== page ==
Systemic thrombolysis with intravenous tissue plasminogen activator (tPA) remains the only proven treatment to improve clinical outcome of patients with acute ischemic stroke. But because of an increased risk of hemorrhage beyond 3 hours post stroke, only certain stroke patients (1-2%) can benefit from tPA. The unfortunate failure of neuroprotective technologies and the current risks and complexity associated with fibrinolytic therapy compels invention of new approaches to reestablish blood flow in stroke victims that are safer and simpler to use. To improve tPA-induced thrombolysis and recanalization rates, we have developed magnetic iron oxide (Fe3O4)-nanomotors, which can perform rotary and forward motion in liquid environment by an external magnetic field. Once the nanomotors encounter the blood clot in the artery, it can either mechanically twirl through the clot to make a larger opening in the clot or act as a beater to wind the blood clot, so that and th cross-linked fibrin mesh (the backbone of a blood clot) can be disrupted. The nanomotors conjugated tPA can target to the ischemic site in vivo under the guidance of an external magnet;therefore, bound tPA can subsequently be efficiently delivered at the site of embolism at high concentration to facilitate thrombolysis. We hypothesize that 1) biodegradable magnetic nanomotors conjugated tPA (nanomotor-tPA) can be delivered to ischemic site under magnetic guidance and 2) blood clots can be mechanically pored and loosened by the nanomotors under a rotating magnetic field, therefore promoting intraclot delivery of both tPA and plasma (substrate for clot lysis) and improving thrombolysis beyond the efficiency currently observed for tPA. To test our hypothesis, the following Specific Aims will be addressed: (1) To characterize the role of nanomotors in thrombolysis in vitro and ex vivo. (2) To characterize the role of nanomotors in thrombolysis in the rat thrombotic model in vivo. If successful, this approach could revolutionize not just the treatment of ischemic stroke but also have majorly impact on other deadly thrombotic diseases such as myocardial infarction and pulmonary embolism.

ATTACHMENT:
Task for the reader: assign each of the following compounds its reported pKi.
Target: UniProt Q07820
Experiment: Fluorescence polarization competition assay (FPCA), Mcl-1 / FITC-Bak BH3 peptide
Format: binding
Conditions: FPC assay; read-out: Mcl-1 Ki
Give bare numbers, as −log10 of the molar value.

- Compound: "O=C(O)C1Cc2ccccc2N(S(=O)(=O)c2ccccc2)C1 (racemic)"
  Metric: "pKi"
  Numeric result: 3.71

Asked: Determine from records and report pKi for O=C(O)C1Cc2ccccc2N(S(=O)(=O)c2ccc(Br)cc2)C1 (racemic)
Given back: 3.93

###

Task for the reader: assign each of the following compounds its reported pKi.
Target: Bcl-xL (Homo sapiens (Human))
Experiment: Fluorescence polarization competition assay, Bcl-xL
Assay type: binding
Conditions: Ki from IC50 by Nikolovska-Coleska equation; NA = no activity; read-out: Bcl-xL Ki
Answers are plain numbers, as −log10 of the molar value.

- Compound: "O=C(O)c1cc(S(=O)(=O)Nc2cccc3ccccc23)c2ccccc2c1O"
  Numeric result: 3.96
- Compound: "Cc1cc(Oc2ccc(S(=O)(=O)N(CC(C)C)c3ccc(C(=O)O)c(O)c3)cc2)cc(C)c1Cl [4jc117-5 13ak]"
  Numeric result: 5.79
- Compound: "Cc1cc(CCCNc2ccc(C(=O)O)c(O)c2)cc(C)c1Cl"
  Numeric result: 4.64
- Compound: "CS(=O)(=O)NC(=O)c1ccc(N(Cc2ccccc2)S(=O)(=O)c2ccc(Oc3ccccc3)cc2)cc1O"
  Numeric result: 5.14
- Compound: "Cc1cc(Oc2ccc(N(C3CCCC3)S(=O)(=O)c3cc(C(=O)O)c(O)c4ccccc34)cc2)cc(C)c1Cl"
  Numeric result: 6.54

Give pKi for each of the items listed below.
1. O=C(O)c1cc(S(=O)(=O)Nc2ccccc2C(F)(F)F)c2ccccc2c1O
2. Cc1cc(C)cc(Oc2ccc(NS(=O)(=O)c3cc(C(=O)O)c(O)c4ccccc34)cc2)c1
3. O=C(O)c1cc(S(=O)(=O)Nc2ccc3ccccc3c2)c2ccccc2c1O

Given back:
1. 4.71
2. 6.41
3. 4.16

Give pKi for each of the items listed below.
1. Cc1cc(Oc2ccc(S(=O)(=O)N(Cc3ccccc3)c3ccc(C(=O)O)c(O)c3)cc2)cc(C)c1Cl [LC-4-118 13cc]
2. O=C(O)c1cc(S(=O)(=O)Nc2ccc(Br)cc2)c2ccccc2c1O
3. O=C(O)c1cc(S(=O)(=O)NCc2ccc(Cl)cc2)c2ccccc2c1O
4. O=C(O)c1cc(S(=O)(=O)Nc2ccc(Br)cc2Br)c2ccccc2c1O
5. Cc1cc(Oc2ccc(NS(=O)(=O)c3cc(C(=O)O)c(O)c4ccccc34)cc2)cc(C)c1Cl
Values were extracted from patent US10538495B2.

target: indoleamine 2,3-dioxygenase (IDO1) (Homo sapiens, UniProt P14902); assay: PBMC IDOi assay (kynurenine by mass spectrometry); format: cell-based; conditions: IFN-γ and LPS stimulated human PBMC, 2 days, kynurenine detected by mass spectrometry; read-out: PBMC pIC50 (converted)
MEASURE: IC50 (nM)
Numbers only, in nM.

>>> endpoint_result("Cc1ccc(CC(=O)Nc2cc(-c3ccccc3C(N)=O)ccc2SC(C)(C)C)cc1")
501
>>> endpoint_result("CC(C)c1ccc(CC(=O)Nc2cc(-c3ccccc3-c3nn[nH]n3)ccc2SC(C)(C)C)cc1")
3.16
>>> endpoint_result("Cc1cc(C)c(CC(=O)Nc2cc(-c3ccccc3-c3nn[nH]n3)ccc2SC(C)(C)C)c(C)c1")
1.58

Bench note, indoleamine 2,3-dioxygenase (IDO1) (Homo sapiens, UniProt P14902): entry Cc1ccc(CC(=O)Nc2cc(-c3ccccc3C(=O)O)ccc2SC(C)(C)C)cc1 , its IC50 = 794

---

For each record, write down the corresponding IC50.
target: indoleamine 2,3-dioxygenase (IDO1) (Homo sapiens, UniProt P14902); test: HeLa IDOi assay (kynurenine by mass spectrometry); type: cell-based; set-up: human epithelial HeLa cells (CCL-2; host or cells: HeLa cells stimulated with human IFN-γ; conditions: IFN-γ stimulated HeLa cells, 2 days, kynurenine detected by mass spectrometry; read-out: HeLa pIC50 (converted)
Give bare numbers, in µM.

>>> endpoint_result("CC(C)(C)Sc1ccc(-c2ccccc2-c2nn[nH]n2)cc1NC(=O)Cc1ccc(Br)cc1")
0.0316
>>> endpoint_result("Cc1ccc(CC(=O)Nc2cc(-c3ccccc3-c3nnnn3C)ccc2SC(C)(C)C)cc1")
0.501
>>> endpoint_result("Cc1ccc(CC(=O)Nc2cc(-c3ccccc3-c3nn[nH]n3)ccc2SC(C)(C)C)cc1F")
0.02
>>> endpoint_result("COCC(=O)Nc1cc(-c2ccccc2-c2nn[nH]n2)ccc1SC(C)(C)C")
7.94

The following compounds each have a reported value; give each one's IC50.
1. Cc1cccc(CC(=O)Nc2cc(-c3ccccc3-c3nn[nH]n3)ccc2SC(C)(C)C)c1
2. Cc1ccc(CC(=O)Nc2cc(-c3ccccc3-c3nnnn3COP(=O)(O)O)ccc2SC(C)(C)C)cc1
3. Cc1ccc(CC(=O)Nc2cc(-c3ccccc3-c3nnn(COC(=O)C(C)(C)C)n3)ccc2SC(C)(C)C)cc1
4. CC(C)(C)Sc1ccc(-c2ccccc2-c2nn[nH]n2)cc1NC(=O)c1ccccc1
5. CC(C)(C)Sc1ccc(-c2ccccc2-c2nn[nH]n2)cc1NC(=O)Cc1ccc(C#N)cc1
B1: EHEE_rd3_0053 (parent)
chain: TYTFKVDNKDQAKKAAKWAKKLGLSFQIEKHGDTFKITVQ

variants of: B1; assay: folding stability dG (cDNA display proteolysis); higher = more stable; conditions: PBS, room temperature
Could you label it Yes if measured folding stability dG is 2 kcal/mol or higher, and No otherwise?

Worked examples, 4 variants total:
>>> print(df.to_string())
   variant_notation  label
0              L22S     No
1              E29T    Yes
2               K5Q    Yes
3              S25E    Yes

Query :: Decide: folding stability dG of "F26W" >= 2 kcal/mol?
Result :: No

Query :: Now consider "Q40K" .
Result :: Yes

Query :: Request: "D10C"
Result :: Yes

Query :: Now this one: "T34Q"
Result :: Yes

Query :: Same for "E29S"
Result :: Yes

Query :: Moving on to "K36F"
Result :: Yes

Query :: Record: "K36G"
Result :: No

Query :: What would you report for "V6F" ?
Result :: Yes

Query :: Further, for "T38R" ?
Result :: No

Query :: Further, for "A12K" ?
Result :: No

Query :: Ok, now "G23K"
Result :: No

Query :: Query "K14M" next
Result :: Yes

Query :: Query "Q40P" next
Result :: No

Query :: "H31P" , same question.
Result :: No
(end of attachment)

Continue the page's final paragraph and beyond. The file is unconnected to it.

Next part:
Since the tPA requires fibrin binding for activation, which would leave most of the surface coupled enzyme ineffective. In the proposed study, we have developed magnetic nanomotor, which can perform rotary and forward motion in liquid environment by an external magnetic field, and the clot can be pored with mechanical force and tPA can be efficiently delivered into the clot, and subsequently enhances the susceptibility of clots to lysis. As a result, usage of the total dose of tPA will be lower, tPA-mediated hemorrhagic complications will dramatically be reduced and the time window of tPA treatment will significantly be prolonged.
|Cheng, Rui; Huang, Weijie; Huang, Lijie et al. (2014) Acceleration of tissue plasminogen activator-mediated thrombolysis by magnetically powered nanomotors. ACS Nano 8:7746-54|